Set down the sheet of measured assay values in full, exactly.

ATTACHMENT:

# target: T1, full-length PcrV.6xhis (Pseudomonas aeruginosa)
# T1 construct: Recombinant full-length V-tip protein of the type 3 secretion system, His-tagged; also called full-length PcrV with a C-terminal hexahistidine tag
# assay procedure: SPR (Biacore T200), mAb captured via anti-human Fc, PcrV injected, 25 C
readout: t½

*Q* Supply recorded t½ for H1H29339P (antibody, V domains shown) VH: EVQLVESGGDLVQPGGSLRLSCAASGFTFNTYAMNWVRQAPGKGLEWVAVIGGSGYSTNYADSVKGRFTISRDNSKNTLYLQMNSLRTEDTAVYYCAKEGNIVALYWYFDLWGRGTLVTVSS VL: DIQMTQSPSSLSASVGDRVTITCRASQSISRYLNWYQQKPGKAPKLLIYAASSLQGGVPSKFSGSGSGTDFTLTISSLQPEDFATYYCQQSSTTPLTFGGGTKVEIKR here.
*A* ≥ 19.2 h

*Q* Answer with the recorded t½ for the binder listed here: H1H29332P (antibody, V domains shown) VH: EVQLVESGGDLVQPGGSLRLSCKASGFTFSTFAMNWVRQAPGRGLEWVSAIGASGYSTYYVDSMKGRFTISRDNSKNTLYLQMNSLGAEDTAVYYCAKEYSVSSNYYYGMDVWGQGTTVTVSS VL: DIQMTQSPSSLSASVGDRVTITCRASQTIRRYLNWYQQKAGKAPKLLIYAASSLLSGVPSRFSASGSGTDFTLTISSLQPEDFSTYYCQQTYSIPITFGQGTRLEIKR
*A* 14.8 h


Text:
# target: T1, full-length PcrV.6xhis (Pseudomonas aeruginosa)
# T1 construct: Recombinant full-length V-tip protein of the type 3 secretion system, His-tagged; also called full-length PcrV with a C-terminal hexahistidine tag
# assay procedure: SPR (Biacore T200), mAb captured via anti-human Fc, PcrV injected, 25 C
readout: t½

*Q* Supply recorded t½ for H1H29339P (antibody, V domains shown) VH: EVQLVESGGDLVQPGGSLRLSCAASGFTFNTYAMNWVRQAPGKGLEWVAVIGGSGYSTNYADSVKGRFTISRDNSKNTLYLQMNSLRTEDTAVYYCAKEGNIVALYWYFDLWGRGTLVTVSS VL: DIQMTQSPSSLSASVGDRVTITCRASQSISRYLNWYQQKPGKAPKLLIYAASSLQGGVPSKFSGSGSGTDFTLTISSLQPEDFATYYCQQSSTTPLTFGGGTKVEIKR here.
*A* ≥ 19.2 h

*Q* Answer with the recorded t½ for the binder listed here: H1H29332P (antibody, V domains shown) VH: EVQLVESGGDLVQPGGSLRLSCKASGFTFSTFAMNWVRQAPGRGLEWVSAIGASGYSTYYVDSMKGRFTISRDNSKNTLYLQMNSLGAEDTAVYYCAKEYSVSSNYYYGMDVWGQGTTVTVSS VL: DIQMTQSPSSLSASVGDRVTITCRASQTIRRYLNWYQQKAGKAPKLLIYAASSLLSGVPSRFSASGSGTDFTLTISSLQPEDFSTYYCQQTYSIPITFGQGTRLEIKR
*A* 14.8 h